In a matter of weeks, the world as we know it changed. Whether you were already an exclusively online business or you’ve jumped into e-commerce because of a temporary closure of your storefront, you want your conversion rate as high as possible. You may be getting more traffic than you did before the social distancing recommendations came into play.

The number of people utilizing consumer packaged goods (CPG) shopping was already on an upward tick. With the limitations in travel and local shopping, even more people shopped online in the last few weeks. According to Nielsen, the two weeks ending on March 21, 2020, saw an increase of $8.5 billion in sales, which is about 15 times the usual sales for that period.

Increased traffic is just one reason to improve your site during the COVID-19 pandemic. You likely have a bit more time than when your brick-and-mortar stores keep regular hours. Here are eight different upgrades that would benefit your site during this time.

1. Review Navigational Hierarchy

Navigation is what site visitors use to orient themselves to a new website. No matter where a person lands on your site, they can use the navbar to figure out how to move around your pages and get where they want to go. Over time, it’s easy for the navigational structure of a site to become a bit cluttered and off-kilter. Figure out what your main categories are and what subcategories fall under them and rework your directional cues throughout the site.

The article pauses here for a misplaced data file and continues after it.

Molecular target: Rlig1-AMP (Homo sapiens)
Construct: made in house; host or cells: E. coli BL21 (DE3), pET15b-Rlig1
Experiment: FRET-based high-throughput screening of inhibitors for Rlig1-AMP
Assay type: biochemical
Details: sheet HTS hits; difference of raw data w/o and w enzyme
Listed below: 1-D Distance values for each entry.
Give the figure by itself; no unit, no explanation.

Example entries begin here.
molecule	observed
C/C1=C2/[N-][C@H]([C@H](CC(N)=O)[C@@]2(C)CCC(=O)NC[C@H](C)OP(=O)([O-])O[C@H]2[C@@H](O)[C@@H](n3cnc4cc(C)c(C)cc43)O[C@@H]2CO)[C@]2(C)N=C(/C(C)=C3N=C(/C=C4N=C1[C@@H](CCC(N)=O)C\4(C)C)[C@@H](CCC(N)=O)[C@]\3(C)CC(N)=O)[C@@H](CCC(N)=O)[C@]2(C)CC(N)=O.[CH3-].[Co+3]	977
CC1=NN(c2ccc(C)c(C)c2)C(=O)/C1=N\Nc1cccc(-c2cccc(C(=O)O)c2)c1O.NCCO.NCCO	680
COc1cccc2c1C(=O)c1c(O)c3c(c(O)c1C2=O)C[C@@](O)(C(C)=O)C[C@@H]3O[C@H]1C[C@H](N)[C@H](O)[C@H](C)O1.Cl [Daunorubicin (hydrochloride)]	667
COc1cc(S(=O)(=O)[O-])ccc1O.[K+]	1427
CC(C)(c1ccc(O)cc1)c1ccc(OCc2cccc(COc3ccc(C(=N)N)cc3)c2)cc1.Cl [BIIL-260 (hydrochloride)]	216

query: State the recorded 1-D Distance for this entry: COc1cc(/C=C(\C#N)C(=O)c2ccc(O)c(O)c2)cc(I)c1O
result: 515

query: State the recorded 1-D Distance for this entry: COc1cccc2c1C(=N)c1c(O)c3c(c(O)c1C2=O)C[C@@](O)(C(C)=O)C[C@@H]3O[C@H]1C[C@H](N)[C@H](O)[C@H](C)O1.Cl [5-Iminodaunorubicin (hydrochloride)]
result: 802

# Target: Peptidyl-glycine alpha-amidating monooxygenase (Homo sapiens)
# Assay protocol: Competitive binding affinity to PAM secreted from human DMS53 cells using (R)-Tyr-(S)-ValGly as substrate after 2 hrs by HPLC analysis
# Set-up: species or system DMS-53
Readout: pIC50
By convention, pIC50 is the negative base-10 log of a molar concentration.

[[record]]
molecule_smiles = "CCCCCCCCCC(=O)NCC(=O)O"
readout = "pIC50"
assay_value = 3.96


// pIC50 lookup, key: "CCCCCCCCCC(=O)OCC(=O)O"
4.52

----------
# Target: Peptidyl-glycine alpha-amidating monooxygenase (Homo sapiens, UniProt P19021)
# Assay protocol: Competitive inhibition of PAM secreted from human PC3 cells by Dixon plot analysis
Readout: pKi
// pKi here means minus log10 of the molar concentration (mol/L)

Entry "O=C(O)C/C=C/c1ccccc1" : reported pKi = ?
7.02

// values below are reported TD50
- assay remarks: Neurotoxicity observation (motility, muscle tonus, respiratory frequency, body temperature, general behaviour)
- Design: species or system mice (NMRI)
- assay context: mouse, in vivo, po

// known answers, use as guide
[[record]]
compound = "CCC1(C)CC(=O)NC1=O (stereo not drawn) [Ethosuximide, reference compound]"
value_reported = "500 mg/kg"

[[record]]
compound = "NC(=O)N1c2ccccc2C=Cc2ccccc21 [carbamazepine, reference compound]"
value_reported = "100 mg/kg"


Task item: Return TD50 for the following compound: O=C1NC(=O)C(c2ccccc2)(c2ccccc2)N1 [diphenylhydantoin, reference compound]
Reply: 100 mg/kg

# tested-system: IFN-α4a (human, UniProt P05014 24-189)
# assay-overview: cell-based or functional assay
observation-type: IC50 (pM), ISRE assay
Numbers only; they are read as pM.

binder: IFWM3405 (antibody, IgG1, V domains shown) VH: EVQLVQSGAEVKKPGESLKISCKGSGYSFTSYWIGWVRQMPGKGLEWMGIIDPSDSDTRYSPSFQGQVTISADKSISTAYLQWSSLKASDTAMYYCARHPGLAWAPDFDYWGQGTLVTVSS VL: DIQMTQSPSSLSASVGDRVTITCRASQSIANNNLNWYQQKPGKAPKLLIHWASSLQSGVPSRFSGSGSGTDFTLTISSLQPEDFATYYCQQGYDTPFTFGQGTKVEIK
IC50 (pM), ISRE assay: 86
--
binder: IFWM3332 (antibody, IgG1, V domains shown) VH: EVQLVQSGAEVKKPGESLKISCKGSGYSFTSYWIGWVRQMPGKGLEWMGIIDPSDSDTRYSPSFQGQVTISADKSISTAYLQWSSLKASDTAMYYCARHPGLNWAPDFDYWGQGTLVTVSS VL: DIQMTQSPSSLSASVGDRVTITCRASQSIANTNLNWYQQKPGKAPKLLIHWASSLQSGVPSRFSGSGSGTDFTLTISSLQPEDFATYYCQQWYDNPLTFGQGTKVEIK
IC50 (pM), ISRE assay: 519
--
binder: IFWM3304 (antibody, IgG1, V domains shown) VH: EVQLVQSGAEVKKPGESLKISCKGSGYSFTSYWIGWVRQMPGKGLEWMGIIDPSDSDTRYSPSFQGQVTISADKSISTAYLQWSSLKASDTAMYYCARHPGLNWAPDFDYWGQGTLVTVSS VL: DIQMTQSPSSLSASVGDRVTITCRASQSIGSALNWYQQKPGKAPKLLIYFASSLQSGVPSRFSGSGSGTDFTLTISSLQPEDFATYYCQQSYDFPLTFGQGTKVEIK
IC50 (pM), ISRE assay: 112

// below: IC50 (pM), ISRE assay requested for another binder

therocks

The Rocks has a left vertical navigation bar. What works particularly well for the site structure is that it limits the main categories to only four selections. There are some subcategories/links under those main categories, but it is clear from the bolder and larger typography that these four are their primary focus for the site.

2. Get Faster

As internet connection speeds increase, people expect websites that load at lightning speed. There are several things you can do to increase the speed of your site, such as paying for a virtual private network and compressing images. If you aren’t sure what else to do to decrease load times, hire a professional to review your site and make improvements. You can focus on sales and running your business and let a site manager make backend changes.

3. Cut the Clutter

Each page of your website should have a specific goal. The objective might be to convert a visitor into a newsletter subscriber or collect information from new leads. Whatever your goal, look at your page and cut out anything that isn’t related to moving the buyer toward the target.

korem

Korem Geospatial has a beautiful minimalist look with flat modern design elements. Notice how there is plenty of negative space, so the user’s eye is drawn to the most pertinent areas. The overall look is clean, with a limited number of colors and typefaces, and pleasing to the eye.

4. Upgrade Images

Consider the images on your website. If you’re using stock photos instead of unique pictures unique to your business, it’s time to upgrade. Hire a professional photographer to take product shots, and replace generic graphics with more specific ones.